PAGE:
Talking about how NASA “Perseverance” will collect samples of Mars and bring them back to Earth
The evaluation work will start on June 1, “Perseverance “No.” will focus on the 1.5 square mile crater area. The site was selected by scientists at NASA’s Jet Propulsion Laboratory (JPL), which manages the probe, and they believe it contains the deepest and oldest exposed bedrock.
However, even if the final location of this part is determined-NASA is expected to complete it in the next two weeks or so, the sampling process itself will take nearly two weeks to complete. The key to all this is the 7-foot-long robotic arm of Perseverance. It will first arrange the working space of the detector: effectively arrange all the tools and equipment it needs. In fact, scientists will choose two locations: one as a sampling point, and one as a “near science” area.
After that, there will be five types Different instruments go into work. Vivian Sun of JPL said: “First, we will use a drill bit to scrape off the rock and dust on the surface, exposing the fresh unweathered surface, and then blow it clean with a gas dust removal tool, and then use our nearby scientific instrument SHERLOC, which is installed in the turret. PIXL and WATSON are in close contact.”
These three tools will provide NASA with targeted mineral and chemical analysis. At the same time, the SuperCam will emit laser light on the worn surface, and then use spectroscopy to measure the plume produced. Finally, the Mastcam-Z camera will record the entire process with high resolution.
However, the ability of Perseverance to conduct on-site analysis is only part of NASA’s vision for Mars samples. After charging the probe’s solar panels for one day, the JPL team will continue sampling.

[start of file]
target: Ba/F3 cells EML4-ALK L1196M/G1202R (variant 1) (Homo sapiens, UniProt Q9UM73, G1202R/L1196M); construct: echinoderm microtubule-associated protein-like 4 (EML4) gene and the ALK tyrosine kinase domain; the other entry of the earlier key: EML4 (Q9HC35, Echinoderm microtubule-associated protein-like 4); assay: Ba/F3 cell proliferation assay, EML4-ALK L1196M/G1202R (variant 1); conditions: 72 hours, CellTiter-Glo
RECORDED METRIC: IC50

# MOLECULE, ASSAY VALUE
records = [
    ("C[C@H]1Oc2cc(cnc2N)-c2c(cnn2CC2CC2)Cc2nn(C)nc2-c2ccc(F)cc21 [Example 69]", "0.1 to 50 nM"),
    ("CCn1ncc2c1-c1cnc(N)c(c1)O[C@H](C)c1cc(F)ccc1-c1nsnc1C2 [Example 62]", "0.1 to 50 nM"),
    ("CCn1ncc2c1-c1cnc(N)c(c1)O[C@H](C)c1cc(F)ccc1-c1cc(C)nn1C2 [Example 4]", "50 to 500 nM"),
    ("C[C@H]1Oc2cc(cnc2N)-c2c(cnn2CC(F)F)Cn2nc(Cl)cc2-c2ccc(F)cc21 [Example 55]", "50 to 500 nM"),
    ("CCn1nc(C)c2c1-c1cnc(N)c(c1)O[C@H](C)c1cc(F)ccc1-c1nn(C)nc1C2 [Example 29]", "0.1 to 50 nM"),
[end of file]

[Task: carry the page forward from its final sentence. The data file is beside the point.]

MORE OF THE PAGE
Although Perseverance will not return to Earth, it will collect Martian rock samples and finally analyze them on Mars. To this end, NASA has developed an ultra-clean sampling system to minimize the chance of carrying pollutants from the earth to Mars.
After returning to the Adaptive Caching Assembly, the volume of the sample will be measured and photographed. Subsequently, the container was sealed and stored. Eventually, NASA plans to leave these sample tubes on the surface of Mars and will bring the sample tubes back to orbit in future missions. The next task is to collect it from there and bring it back to Earth.
NASA said that the entire process will take about 11 days in total. Although it is understandable that people are excited about the Perseverance’s sampling work, the team responsible for the Perseverance probe also knows very well that there are limits to what they want to find from these early collections of large rocks.
California Institute of Technology “Perseverance” Project scientist Ken Farley pointed out: “The samples collected by Perseverance are not all for the search for ancient life. We don’t expect this first sample to provide decisive evidence in some way. Although the rocks in this geological unit are not organic matter. We believe that they have existed since the formation of the Jezero crater, which is very valuable to fill the gap in our understanding of the geology of this area-we urgently need to know whether life once existed on Mars.”
< p>It will take some time for scientists to load Martian rock samples onto equipment on Earth. Although NASA has awarded a contract for the recycling container system, the NASA/ESA joint mission is not expected to be completed until 2028 at the earliest.